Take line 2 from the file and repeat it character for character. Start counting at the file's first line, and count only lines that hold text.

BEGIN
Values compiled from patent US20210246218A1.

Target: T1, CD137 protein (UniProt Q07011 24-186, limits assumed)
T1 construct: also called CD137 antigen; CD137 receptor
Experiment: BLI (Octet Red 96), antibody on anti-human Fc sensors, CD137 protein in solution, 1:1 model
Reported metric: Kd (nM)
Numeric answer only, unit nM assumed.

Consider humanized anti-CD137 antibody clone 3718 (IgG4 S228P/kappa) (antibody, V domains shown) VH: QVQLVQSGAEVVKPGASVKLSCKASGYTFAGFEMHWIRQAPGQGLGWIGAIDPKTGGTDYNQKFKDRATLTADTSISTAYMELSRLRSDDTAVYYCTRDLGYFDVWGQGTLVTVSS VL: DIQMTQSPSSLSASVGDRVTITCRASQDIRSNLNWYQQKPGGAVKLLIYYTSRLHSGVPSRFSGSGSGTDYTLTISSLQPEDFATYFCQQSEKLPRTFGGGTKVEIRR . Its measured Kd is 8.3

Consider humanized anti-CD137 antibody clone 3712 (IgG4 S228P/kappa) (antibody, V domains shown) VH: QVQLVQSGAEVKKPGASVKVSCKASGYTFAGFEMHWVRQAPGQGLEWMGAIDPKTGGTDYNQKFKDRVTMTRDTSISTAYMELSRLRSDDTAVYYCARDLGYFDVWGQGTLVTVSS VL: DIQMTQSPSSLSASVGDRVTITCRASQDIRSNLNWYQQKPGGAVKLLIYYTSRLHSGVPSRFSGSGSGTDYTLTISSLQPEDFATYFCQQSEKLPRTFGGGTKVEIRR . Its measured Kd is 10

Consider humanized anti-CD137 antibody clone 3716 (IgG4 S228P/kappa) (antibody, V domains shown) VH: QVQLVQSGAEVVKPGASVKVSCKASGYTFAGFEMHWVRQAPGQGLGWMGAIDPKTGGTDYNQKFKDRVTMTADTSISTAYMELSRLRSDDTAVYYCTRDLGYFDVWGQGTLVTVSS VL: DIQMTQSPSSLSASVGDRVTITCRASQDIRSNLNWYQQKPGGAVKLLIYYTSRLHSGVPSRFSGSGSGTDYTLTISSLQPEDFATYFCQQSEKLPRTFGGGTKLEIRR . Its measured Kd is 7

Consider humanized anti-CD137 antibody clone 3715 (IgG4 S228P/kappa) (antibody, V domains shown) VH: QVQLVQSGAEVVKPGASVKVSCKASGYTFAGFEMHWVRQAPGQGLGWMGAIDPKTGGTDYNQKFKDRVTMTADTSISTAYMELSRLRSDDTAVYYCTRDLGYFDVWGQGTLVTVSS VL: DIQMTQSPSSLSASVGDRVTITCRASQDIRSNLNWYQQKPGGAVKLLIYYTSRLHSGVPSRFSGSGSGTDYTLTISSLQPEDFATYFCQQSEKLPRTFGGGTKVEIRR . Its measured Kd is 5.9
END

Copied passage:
Target: T1, CD137 protein (UniProt Q07011 24-186, limits assumed)